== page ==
TURKEY. In honour of World Refugee Day on 20 June, magician Jamie Jibberish entertained a young audience in Turkey through an online Zoom performance.
Bringing joy to refugees. Jamie Balfour-Paul, 59, is often recognised by his stage name, Jamie Jibberish. Before the Covid-19 pandemic, he often traveled to the Middle East, visiting refugee camps on behalf of the charity program Magic for Smiles. He returns to Britain to seek more funding for his program.
As he mixes Arabic with English and calls it the “magic language,” he can engage and connect with children in refugee camps. He entertains through bilingual magic for children who are living in Jordan, Turkey, Lebanon, and other conflict zones across the Middle East and Africa.
“Magic has huge potential but it’s almost untapped in the humanitarian world,” Jibberish told The National News.
Magic in the mainstream curriculum. Jibberish is also currently working with a partner organisation to integrate magic lessons into schools for refugee children. The current scenario has also encouraged him to make virtual teaching a permanent part of his charity work.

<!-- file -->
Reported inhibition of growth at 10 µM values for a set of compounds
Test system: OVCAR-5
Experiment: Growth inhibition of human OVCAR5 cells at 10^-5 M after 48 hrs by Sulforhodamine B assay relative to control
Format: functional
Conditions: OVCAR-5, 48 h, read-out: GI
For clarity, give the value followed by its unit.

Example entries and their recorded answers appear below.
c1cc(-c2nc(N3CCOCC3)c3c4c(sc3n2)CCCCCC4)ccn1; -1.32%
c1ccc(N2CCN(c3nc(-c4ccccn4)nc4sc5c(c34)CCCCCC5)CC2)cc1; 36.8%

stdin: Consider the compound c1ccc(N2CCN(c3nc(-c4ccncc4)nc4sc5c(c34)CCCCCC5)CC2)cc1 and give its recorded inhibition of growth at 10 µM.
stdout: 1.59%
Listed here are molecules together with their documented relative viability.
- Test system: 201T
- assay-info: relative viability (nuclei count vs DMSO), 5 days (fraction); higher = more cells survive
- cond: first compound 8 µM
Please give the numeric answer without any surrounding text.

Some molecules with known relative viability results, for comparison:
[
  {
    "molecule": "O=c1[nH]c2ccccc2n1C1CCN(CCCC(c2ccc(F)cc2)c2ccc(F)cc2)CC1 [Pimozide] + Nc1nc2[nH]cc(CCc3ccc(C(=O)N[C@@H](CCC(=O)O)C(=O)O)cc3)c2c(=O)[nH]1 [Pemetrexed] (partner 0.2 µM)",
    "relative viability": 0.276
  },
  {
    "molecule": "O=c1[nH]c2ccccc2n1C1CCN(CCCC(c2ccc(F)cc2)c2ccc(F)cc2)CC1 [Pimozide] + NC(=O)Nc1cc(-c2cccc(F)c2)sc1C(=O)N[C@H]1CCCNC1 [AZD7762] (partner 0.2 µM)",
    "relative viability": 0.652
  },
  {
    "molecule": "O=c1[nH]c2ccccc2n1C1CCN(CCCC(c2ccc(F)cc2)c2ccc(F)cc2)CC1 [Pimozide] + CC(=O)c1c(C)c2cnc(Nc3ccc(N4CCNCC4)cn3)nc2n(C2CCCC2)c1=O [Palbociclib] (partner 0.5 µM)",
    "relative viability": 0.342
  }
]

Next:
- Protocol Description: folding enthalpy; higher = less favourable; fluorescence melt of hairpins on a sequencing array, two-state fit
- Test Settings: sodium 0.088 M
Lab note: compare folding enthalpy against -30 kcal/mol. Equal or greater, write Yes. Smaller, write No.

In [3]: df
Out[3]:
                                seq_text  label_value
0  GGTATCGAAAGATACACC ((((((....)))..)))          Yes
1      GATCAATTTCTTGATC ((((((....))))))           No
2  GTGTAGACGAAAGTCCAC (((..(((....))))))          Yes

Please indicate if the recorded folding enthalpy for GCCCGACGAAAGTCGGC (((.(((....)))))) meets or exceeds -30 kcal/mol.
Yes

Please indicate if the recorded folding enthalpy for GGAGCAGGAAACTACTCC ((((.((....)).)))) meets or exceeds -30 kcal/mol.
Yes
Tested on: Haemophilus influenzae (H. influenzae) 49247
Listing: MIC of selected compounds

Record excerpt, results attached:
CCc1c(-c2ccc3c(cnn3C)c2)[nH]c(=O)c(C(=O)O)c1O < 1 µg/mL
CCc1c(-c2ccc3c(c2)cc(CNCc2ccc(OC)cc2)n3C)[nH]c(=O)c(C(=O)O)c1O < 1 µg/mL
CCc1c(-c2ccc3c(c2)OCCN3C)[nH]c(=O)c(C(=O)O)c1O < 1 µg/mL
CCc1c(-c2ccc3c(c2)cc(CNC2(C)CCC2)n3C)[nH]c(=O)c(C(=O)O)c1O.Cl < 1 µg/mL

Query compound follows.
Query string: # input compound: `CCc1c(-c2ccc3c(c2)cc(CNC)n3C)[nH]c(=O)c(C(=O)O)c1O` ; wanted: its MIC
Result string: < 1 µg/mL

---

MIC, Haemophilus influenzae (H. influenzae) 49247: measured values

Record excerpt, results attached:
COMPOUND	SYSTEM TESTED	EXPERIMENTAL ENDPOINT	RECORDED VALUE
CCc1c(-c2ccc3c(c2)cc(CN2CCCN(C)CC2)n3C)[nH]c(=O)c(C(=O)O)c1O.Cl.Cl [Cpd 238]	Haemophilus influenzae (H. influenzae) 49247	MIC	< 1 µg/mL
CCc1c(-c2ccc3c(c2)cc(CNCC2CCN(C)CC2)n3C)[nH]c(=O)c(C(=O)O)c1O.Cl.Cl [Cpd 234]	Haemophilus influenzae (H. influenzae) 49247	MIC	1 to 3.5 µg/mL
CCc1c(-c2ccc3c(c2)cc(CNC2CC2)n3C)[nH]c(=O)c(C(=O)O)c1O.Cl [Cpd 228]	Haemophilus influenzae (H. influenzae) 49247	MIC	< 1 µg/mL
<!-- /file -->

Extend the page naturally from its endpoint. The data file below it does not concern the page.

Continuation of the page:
COVID in Camps.“I think the biggest concern of many people is that, once the virus gets into refugee camps, it’s just a hotbed – social distancing is almost impossible. A lot of the camps don’t have basic things like soap,” Jibberish expressed. Due to the pandemic hit, most charitable organisations suffer great difficulty in running them. Despite awareness and education, the availability of resources is the main problem, marking most camps as a significant high-risk category.